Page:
After consulting on multiple implementations, we have discovered that success breeds success. A conscientious effort to see that each unit's issues are assuaged before rolling-on makes each subsequent rollout faster and less problematic. Once critical mass is achieved, physicians begin to realize that CPOE is the way the healthcare system does business and resistant behaviors generally subside. Once resistance fades physicians begin to engage with the change and will become a valuable source of system and quality improvement.

A final note

The “M word” not only represents “mandate,” but also a “moral” imperative. Although the vision and mission of hospitals instituting CPOE clearly identifies it as a patient safety initiative, we find that vision and mission often get lost in the quagmire of implementation issues. The resulting failure to obtain full adoption results in the development of a hybrid system within a hospital whereby some doctors use CPOE and some don't. Some physicians continue to live in a paper world, others in an electronic one. In other words, technically adept physicians avail themselves of clinical decision support and tools that reduce errors and improve patient safety while others don't. To make matters worse, the maintenance of two separate record systems — one paper and one electronic — adds yet another source of medical errors.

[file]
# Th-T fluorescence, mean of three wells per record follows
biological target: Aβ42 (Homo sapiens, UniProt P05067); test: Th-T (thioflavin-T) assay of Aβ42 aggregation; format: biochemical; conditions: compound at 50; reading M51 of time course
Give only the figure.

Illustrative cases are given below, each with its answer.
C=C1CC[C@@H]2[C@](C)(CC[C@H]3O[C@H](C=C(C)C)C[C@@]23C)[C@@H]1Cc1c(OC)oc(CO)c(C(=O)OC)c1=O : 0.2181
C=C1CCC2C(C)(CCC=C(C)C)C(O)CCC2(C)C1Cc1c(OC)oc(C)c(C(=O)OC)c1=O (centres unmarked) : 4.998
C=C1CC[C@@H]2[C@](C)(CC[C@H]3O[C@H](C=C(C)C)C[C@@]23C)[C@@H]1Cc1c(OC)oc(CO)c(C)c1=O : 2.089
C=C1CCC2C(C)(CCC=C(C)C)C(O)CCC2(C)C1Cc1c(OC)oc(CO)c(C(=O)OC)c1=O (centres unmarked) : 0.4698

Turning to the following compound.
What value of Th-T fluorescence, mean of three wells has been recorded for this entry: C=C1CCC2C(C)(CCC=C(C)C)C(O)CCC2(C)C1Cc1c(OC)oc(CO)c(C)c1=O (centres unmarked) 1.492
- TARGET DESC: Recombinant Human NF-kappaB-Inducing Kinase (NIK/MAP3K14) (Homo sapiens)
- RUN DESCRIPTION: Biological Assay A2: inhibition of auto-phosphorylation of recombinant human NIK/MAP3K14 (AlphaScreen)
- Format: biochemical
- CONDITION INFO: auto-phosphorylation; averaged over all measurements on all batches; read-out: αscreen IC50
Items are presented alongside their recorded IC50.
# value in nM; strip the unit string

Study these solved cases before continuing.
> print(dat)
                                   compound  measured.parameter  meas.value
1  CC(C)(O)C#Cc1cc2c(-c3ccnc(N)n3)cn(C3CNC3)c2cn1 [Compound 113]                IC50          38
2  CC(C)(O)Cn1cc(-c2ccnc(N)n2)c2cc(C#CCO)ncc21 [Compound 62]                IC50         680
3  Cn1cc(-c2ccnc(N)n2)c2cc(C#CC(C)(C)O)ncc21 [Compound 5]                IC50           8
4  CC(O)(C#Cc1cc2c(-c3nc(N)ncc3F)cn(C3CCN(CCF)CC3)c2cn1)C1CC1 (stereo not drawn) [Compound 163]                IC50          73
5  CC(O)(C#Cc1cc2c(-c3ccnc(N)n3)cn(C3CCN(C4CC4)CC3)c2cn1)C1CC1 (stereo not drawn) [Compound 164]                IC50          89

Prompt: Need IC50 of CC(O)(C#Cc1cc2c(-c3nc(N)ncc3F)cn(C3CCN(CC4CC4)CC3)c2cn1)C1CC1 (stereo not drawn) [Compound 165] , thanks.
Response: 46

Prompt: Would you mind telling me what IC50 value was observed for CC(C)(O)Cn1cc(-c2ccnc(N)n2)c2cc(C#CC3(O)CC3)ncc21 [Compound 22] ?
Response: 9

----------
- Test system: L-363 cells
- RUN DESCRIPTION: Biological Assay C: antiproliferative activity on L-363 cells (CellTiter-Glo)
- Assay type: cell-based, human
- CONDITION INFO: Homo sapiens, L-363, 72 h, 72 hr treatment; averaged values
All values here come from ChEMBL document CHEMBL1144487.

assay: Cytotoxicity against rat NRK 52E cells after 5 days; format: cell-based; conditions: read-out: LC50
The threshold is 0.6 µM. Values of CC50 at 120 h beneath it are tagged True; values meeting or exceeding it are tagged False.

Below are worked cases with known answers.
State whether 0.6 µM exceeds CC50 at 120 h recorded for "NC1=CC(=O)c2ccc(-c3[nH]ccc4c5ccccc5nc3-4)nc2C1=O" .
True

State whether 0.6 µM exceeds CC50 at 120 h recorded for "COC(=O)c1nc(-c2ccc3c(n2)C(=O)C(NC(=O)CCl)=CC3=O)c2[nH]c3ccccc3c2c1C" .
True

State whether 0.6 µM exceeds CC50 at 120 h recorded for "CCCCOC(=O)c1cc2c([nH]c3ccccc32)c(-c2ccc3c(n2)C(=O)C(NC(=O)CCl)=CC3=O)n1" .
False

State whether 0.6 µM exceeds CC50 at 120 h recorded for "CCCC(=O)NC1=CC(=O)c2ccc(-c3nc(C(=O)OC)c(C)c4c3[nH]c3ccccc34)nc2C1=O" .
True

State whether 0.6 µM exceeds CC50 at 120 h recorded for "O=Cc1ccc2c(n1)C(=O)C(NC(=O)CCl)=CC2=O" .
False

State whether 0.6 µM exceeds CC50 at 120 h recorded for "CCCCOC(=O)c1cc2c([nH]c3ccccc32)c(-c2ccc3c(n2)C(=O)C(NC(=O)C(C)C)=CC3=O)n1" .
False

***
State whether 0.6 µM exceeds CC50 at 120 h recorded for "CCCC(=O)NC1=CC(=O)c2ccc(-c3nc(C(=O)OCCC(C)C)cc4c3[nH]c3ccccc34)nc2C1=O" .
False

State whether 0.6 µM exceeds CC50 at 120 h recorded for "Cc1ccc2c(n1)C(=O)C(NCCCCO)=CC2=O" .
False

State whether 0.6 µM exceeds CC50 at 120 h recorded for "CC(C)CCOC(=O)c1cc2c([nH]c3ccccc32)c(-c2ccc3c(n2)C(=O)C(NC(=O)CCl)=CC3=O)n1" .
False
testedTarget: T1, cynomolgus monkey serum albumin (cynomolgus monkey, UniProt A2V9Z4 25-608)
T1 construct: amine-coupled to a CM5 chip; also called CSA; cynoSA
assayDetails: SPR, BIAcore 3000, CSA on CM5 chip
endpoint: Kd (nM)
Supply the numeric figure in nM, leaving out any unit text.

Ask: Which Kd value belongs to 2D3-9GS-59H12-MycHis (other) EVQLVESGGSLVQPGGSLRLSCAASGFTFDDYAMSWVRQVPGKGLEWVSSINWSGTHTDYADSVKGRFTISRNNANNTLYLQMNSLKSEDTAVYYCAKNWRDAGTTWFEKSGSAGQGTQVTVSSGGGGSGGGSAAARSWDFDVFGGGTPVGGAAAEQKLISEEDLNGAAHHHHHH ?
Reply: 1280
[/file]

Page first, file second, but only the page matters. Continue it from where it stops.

Does this disparity in information and treatment rise to the level of a moral imperative? It does. How can a hospital that has committed significant human and financial resources to this inevitable initiative make adoption of this technology optional? Can it be acceptable to create two populations of patients who — unbeknownst to them — receive access to vastly different medical care?

As close observers of this phenomenon, it seems clear that hospitals and physicians must have the courage and commitment to mandate CPOE
. James Feldbaum, M.D, is physician consultant, CPOE, interoperability, and clinical transformation in Sarasota, Fla. Karen Fuller, R.N., is a consultant with IBM Healthlink Solutions, Clinical Transformation Services and is also based in Sarasota.